Is Olive Garden a symptom of a sick USA?

Restaurant Industry News: Darden restaurant group, the world’s largest full service restaurant company, with approximately 6.3 billion in annual sales, announced its fourth-quarter earnings this past Friday.

(Update on analyst reaction today from Nation’s Restaurant News…)

Olive Garden and Red Lobster, Darden’s largest casual dining brands, are aimed at middle class customers.  They are slumping in sales, and Darden is in the process of selling Red Lobster.  Meanwhile, Darden’s high end brand Capital Grille is doing the best out of all its concepts.  This article views these developments as a symptom of weakness in the US economy due to the growing concentration of wealth among society’s wealthy top few percent.  Is the middle class dying off along with mid-scale sit down restaurants?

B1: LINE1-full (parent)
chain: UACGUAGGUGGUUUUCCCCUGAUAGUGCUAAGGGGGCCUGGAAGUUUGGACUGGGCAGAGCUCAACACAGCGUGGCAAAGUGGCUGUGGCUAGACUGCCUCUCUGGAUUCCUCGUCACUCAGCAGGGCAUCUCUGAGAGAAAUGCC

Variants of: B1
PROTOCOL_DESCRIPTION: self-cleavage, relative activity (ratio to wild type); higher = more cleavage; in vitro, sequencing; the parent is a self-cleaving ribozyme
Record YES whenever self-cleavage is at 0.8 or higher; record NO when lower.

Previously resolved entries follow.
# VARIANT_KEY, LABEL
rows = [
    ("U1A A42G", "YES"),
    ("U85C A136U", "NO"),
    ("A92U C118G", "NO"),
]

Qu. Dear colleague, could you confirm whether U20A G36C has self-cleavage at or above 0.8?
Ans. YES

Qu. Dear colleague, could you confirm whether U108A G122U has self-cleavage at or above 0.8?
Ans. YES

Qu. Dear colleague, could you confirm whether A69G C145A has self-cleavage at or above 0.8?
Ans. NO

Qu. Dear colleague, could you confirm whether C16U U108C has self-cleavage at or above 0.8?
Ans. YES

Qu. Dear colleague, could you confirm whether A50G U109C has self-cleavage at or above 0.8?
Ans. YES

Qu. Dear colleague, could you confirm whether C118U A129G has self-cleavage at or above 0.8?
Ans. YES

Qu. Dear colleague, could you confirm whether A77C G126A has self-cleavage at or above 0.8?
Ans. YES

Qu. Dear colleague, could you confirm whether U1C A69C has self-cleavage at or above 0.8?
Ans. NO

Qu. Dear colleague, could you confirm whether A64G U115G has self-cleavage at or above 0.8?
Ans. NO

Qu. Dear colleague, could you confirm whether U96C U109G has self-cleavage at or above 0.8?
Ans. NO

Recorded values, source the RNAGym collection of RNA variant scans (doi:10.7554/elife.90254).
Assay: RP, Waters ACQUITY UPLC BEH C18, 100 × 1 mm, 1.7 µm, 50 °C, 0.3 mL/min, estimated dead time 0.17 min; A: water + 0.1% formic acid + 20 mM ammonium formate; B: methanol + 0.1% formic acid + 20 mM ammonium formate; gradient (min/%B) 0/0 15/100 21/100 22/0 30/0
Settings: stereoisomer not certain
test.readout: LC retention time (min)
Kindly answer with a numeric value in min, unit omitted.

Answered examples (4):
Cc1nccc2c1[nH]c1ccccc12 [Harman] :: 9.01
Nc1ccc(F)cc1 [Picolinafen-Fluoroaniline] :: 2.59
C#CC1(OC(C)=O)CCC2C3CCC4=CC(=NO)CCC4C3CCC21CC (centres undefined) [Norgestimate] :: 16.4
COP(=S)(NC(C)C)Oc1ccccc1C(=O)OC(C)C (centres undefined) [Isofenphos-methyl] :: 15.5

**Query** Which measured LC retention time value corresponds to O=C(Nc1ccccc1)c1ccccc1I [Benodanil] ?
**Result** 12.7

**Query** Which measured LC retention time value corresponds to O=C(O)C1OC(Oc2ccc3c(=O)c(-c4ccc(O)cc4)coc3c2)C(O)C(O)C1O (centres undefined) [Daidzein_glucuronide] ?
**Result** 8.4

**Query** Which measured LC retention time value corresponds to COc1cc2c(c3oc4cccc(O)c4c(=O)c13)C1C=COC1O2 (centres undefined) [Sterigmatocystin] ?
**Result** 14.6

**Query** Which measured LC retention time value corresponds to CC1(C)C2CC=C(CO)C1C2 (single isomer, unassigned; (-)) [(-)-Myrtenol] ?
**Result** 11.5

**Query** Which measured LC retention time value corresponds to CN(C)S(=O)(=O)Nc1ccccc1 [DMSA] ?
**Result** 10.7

I think it is more complicated than that, and Darden’s sales fluctuations are primarily due to the relative theme appeal of each restaurant concept. For example, Longhorn Steakhouse which is mid-scale was up in sales, although traffic and profits dropped.

But overall industry trends show mid-market consumers “trading down” from sit down casual dining to cheaper fast casual outlets such as Chipotle and Panera and even down to QSR fast feeders like Subway and Taco Bell.  How much of that trend is driven by shrinking middle class paychecks, how much is better marketing, service and theme relevance by Fast Casual and QSR, and how much is cultural with the quickening pace of American life, especially for younger demos?

There have  been a growing number of analyses that widening wealth disparity between the top and bottom earners in society is a drag on our economy, is that something to be considered?  Consumer spending is 70% of economic activity, driven primarily by the middle class.  Food for thought.

olivegardennewlogo Capgrille



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